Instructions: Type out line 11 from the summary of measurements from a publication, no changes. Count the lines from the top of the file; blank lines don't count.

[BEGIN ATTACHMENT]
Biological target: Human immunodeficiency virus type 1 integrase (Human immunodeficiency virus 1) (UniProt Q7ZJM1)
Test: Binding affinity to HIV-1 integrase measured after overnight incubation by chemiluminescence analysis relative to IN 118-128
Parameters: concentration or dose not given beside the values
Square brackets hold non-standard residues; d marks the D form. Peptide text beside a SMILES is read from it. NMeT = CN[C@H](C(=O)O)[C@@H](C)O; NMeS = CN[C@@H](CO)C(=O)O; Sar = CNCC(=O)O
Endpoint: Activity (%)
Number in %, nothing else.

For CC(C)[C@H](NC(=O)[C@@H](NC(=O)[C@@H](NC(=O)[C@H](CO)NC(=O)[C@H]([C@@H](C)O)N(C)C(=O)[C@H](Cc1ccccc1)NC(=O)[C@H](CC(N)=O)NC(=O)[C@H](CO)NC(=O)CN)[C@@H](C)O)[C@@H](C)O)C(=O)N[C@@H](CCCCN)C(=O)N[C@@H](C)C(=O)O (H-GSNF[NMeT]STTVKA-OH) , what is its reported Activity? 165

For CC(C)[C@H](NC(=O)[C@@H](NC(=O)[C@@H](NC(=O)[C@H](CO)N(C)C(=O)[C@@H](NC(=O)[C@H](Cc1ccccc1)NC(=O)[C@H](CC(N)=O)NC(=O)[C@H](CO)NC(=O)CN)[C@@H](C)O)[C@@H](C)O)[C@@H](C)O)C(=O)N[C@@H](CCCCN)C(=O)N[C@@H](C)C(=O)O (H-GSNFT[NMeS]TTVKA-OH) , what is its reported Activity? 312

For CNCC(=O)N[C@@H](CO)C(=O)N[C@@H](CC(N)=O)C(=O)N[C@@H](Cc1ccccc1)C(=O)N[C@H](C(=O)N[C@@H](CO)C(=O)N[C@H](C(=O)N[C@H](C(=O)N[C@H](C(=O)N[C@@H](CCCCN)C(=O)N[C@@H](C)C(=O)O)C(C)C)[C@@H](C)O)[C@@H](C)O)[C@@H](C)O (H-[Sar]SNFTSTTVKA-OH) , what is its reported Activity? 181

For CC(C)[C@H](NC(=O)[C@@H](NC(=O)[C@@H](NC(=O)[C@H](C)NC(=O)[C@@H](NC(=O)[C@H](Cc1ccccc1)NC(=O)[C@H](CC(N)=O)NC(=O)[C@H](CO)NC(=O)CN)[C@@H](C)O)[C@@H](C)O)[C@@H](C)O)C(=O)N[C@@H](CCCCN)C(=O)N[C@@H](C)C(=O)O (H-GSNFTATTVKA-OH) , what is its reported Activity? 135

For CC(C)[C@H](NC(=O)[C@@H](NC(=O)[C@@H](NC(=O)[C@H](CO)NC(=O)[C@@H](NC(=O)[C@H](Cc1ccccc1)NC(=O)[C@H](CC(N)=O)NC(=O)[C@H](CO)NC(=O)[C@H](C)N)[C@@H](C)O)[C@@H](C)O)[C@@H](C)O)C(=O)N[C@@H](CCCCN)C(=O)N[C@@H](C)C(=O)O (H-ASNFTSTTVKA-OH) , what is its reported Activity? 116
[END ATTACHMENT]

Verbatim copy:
For CC(C)[C@H](NC(=O)[C@@H](NC(=O)[C@@H](NC(=O)[C@H](CO)NC(=O)[C@@H](NC(=O)[C@H](Cc1ccccc1)NC(=O)[C@H](CC(N)=O)NC(=O)[C@H](CO)NC(=O)[C@H](C)N)[C@@H](C)O)[C@@H](C)O)[C@@H](C)O)C(=O)N[C@@H](CCCCN)C(=O)N[C@@H](C)C(=O)O (H-ASNFTSTTVKA-OH) , what is its reported Activity? 116